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SU and Maxwell’s Commitment to Veteran Students and their Families

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In honor of Veteran’s Day, it seems fitting to post a student story highlighting of one of the many student veterans engaging in graduate study at Syracuse University.  At Syracuse and the Maxwell School, we applaud and support our student veterans and their families.

Syracuse University is a Yellow-Ribbon University and one of the premier institutions supporting Veterans and their families.  We are pleased to support our active duty military, veteran students and their families within the Maxwell School in a variety of ways.  We are extremely proud to be one of the University partners with Soldier Strong.  [Soldier Strong is a 501(c)(3) charitable organization whose mission is to provide revolutionary technology, innovative advancements and educational opportunities to veterans to better their lives and the lives of their families.]

Dan Cordial was recently named a 2019 Soldier Strong Scholar.  Soldier Strong was co-founded by Maxwell alum and Advisory Board Member, Christopher Meeks.  This particular Scholarship provides critical bridge funding to exemplary graduate student veterans who have a gap in Post 9-11 GI Bill benefits.  At Maxwell we select student veterans who have excelled in their studies and demonstrate continued commitment to careers related to public service.  Past Maxwell Soldier Strong Scholars include Christopher Tonsmeire, Jordan Robinson, Sam Orlan, Jesse Campion, Mitch Forbes and Robert Rivera.  We are delighted to recognize Dan Cordial as the most recent recipient of a 2019 Soldier Strong Scholarship.  Please see his story below!

[The following student spotlight is drawn from an article posted today, 11/11/19 in SU News and written by Leah Lazarz ]

Dan Cordial ’18, M.P.A. ’20 Gets a Second Chance at Syracuse

Sometimes a person just needs a second chance. It can be something as small as a chance to redo an assignment for a class or something as big as a second chance at going to college. For U.S Army veteran Daniel Cordial, as he stepped foot onto the Syracuse University campus, he was taking advantage of a second chance at working towards the life he wanted.

After serving five years as a welder and completing multiple deployments to Iraq, Cordial decided to leave the Army. At the time, he was married to another soldier, and they were expecting a son. He used his trade from the military to find work and he came face-to-face with a reality that many civilians in the manual labor workforce experience.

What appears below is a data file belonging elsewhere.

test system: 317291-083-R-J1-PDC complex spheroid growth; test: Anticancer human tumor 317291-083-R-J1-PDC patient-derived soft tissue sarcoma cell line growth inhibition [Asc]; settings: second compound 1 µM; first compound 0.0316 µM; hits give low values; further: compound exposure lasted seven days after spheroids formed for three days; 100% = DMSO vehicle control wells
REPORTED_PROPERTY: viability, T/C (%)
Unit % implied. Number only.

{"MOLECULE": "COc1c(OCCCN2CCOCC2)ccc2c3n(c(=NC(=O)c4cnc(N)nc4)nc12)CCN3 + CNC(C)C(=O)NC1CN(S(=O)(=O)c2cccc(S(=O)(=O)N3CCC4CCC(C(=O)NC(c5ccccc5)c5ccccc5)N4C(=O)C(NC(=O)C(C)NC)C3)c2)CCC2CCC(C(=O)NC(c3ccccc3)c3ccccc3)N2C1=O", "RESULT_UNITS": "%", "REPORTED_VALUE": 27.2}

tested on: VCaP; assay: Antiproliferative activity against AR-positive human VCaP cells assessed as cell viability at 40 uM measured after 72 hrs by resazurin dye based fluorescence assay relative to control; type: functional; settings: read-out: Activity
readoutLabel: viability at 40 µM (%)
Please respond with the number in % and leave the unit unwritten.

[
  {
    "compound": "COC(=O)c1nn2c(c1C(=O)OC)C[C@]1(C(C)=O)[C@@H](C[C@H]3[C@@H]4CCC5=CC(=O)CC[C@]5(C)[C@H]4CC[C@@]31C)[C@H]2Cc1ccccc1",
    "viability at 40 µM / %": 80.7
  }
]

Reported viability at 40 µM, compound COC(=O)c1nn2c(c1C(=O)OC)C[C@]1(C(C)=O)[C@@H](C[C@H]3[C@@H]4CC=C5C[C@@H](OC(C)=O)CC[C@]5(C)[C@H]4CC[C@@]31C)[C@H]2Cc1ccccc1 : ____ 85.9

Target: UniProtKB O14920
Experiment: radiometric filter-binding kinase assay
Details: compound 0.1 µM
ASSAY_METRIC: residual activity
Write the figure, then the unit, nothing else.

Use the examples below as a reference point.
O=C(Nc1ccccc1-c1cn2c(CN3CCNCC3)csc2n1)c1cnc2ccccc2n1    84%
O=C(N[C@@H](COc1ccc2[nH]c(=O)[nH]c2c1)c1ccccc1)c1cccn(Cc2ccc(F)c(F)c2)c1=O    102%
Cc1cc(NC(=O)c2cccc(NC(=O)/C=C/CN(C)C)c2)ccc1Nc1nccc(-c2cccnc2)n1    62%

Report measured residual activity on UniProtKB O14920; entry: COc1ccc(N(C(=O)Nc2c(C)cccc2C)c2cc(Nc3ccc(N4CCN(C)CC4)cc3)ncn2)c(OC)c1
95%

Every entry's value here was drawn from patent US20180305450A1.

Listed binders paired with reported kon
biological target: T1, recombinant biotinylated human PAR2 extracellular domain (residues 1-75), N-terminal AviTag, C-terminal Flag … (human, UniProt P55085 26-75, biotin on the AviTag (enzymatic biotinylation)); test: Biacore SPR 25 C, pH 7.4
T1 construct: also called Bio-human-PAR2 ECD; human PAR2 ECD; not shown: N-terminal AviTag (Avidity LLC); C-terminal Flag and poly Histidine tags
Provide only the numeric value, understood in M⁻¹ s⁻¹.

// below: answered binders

“I was laid off a month after my son was born,” Cordial says. “It was, oddly, a unique opportunity because I was able to be a stay-at-home dad. I really enjoyed having that time with my son, but after a while I knew I needed to do something. I needed to be bringing money in. I was looking at jobs and couldn’t find anything that really interested me.”

Cordial eventually decided to use his Post-9/11 G.I. Bill to go back to college, starting off at the local community college for a year and a half and working towards studying engineering.

“I attended the University of South Carolina at Columbia for two semesters,” Cordial says. “That just didn’t really work out well for me. I kept going to people for issues I was having, and I was just getting a cold shoulder. That led to failure.”

Cordial experienced what many veterans do as they use their G.I. Bill. While colleges and universities have certain language targeted to attract veterans to their campus, veterans often don’t necessarily feel that their unique needs are being met.

“When my former wife was stationed at Fort Drum, I decided I wanted to come this way to be closer to my son,” Cordial says. “So, I applied to Syracuse University and Le Moyne College, two schools I had never heard of before.”

He was accepted to Syracuse University and decided to change his degree to better suit his interests and desire to remain in public service. At the University, Dan experienced an entirely different way of life for student veterans. With support from veteran-focused groups like the Peer Advisors for Veteran Education, the Student Veterans Organization, the Office of Veteran Success and the Office of Veteran and Military Affairs, Cordial found the support he was lacking before.

“Being a veteran here at Syracuse is actually pretty awesome,” he says.

Cordial graduated with a degree in political science in 2018 and was accepted to the Executive Master’s in Public Administration program at the Maxwell School. During his time at the University, he also has found a unique chance to use his veteran status to impact the local community.

“During my senior year, I was accepted to an internship in the office of Assemblywoman Pamela Hunter (D-Syracuse),” Cordial says. “After that internship was over, they called me up and offered me a job that had a flexible schedule so that I could continue school.”

After Cordial obtains his M.P.A. degree next year, coupled with his service in the U.S. Army and his experience working in the New York State Assembly, Cordial plans to pursue a career in government, preferably in an intelligence capacity.

“I’ve really enjoyed my time here at Syracuse,” he says. “It’s been great, and I truly feel that this is the best place for veterans.”

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SoldierStrong is a 501(c)(3) charitable organization whose mission is to provide revolutionary technology, innovative advancements and educational opportunities to veterans to better their lives and the lives of their families.

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RELATED LINK

SU’s Chancellor Syverud honored with Champion for Veterans in Higher Education Award

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